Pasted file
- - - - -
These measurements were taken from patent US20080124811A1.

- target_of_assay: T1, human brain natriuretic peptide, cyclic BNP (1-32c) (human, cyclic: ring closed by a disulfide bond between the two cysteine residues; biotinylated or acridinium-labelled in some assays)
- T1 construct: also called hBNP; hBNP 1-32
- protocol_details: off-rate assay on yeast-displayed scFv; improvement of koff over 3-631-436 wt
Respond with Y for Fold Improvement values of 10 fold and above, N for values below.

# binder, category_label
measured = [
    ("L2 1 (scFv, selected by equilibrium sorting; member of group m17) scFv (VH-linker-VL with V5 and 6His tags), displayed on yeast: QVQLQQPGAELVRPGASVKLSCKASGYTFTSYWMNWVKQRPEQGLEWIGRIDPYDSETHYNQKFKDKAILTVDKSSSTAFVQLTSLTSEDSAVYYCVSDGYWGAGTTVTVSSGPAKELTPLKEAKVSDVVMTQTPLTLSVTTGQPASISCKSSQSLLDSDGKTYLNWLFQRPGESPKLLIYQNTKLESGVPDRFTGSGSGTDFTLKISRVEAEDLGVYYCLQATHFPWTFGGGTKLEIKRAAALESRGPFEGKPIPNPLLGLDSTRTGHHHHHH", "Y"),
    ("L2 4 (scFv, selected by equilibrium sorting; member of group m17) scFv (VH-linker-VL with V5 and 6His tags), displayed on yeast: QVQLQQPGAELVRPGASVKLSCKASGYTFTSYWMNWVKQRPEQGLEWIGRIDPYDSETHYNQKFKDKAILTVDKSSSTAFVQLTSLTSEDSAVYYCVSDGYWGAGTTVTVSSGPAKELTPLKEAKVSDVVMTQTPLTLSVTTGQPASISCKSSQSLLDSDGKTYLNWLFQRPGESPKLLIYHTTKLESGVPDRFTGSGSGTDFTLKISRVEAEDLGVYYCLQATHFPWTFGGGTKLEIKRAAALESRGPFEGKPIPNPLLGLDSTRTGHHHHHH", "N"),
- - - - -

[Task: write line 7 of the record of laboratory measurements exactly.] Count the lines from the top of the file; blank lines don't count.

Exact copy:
measured = [